Mid-stride in the March for Justice and Equity

Mandela Barnes
Lieutenant Governor, Wisconsin

It is with incredible honor that I write these words as the 45th lieutenant governor of the state of Wisconsin. The gravity of being the first African American elected to this office, and the second ever elected to statewide office, is not lost on me—nor is the fact that Wisconsin is home to some of the most extreme racial inequities in the nation.

Wisconsin is consistently ranked the worst place in America to raise a Black child. Many in our community are underpaid and overworked, encountering barrier after barrier in the search for secure employment. Wealth gaps—at levels not seen since the Great Depression—are a fact of life. Hardworking mothers and fathers struggle to make ends meet while the well-connected have rigged the system to accumulate wealth. The quality of a child’s education is highly correlated to his or her address. Schools with the lowest rates of success decay in the shadows of well-funded, high achieving schools in better neighborhoods. And systemic barriers, such as racism and poverty, have taken a toll on the health of the young and old in our community. 

I grew up in Milwaukee’s 53206—America’s most incarcerated zip code. It is a community starved of resources but brimming with hardworking, brilliant Black people—people who try over and over to get ahead in life but remain furthest from the relief of opportunity. Many policies and practices established in this country were designed to systematically leave people behind—specifically Black people and our Indigenous, Latinx, and Asian American brothers and sisters.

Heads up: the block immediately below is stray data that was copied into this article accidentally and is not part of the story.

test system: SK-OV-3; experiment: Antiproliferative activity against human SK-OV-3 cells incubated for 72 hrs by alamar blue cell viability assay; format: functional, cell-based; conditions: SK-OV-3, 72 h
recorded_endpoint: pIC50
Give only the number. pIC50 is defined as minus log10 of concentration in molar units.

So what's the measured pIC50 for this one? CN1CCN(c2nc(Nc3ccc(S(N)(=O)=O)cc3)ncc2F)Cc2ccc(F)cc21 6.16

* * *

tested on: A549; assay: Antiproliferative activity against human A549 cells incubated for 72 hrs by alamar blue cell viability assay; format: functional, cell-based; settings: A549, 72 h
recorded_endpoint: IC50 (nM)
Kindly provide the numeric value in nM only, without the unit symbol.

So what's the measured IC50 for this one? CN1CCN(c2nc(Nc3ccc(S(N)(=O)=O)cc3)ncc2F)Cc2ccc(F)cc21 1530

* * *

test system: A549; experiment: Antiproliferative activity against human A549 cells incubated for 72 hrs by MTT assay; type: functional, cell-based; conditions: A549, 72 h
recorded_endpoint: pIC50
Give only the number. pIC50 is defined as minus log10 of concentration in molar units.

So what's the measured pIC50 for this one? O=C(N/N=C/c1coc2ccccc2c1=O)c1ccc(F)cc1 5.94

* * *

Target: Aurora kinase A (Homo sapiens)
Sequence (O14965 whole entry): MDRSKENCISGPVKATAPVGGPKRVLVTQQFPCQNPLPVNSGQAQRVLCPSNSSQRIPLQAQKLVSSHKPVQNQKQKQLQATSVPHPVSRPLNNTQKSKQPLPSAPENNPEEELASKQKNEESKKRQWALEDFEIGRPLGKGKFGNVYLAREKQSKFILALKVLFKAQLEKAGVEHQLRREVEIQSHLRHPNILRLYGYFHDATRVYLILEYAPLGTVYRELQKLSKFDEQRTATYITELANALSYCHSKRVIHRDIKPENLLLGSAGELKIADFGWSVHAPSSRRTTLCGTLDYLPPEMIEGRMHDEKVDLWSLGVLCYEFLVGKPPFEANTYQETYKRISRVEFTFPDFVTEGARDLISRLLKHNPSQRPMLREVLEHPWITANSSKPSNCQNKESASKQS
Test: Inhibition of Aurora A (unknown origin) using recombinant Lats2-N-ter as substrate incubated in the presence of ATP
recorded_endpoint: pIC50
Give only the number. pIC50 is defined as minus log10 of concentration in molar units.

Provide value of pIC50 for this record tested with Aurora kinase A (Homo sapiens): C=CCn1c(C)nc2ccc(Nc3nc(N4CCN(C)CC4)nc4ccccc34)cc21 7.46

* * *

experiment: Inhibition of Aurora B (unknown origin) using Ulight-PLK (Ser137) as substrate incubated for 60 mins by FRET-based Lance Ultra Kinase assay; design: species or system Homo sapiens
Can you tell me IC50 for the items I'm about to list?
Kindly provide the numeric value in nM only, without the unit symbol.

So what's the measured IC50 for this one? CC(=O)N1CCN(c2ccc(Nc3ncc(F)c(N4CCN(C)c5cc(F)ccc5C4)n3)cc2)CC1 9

Governor Tony Evers and I have a responsibility to make sure that opportunity exists in every part of Wisconsin for every resident. We understand that this includes ensuring that every person in our state has a voice and a vote. Our budget, which was crafted with the input of people across our state, including communities of color, includes policies that will confront and attack inequality by making democracy more inclusive than it has historically been in our state—and country.

In recent years, those in power in Wisconsin have worked diligently to disenfranchise the African-American vote and the vote of other communities of color—from gerrymandering our districts to making the simple task of voting unnecessarily arduous. These tactics are deployed in service of securing their power and oppressive policies. Their toxic actions polluted our democracy, ceded power from the powerless, and gave it to those who do not represent the best interest of the people. For example, in Wisconsin, the Republican majority in the state assembly received less than 49 percent of the statewide popular vote but ended up with 63.6 percent of the seats. If that isn’t evidence of gerrymandering, I don’t know what is.

That’s why our administration is working to abolish partisan gerrymandering. It is a tool that deprives communities of power—with the Black community bearing the brunt of this strategy. Instead, we want to implement non-partisan redistricting so those making decisions in our highest offices on behalf of the people truly reflect the will of the people. We also want to implement automatic voter registration in Wisconsin. We believe in making it easier to vote, not harder. And we’re making voting more accessible for young people and college students.